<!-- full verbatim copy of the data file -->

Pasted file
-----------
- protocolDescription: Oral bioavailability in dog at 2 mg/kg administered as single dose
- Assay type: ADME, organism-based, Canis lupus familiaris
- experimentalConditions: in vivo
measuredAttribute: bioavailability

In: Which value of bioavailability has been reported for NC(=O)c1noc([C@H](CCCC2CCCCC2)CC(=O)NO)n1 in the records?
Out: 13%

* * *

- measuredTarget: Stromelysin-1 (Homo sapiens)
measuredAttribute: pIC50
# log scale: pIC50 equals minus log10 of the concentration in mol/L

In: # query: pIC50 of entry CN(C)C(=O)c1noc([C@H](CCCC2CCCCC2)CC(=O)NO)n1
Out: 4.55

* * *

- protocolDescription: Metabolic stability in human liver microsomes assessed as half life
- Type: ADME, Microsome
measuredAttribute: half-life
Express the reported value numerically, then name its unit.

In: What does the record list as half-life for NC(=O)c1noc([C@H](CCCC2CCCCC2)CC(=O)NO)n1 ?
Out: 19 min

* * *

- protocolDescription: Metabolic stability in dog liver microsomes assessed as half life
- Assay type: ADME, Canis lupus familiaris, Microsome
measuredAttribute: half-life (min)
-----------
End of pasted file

- protocolDescription: Oral bioavailability in dog at 2 mg/kg administered as single dose
- Assay type: ADME, organism-based, Canis lupus familiaris
- experimentalConditions: in vivo
measuredAttribute: bioavailability

In: Which value of bioavailability has been reported for NC(=O)c1noc([C@H](CCCC2CCCCC2)CC(=O)NO)n1 in the records?
Out: 13%

* * *

- measuredTarget: Stromelysin-1 (Homo sapiens)
measuredAttribute: pIC50
# log scale: pIC50 equals minus log10 of the concentration in mol/L

In: # query: pIC50 of entry CN(C)C(=O)c1noc([C@H](CCCC2CCCCC2)CC(=O)NO)n1
Out: 4.55

* * *

- protocolDescription: Metabolic stability in human liver microsomes assessed as half life
- Type: ADME, Microsome
measuredAttribute: half-life
Express the reported value numerically, then name its unit.

In: What does the record list as half-life for NC(=O)c1noc([C@H](CCCC2CCCCC2)CC(=O)NO)n1 ?
Out: 19 min

* * *

- protocolDescription: Metabolic stability in dog liver microsomes assessed as half life
- Assay type: ADME, Canis lupus familiaris, Microsome
measuredAttribute: half-life (min)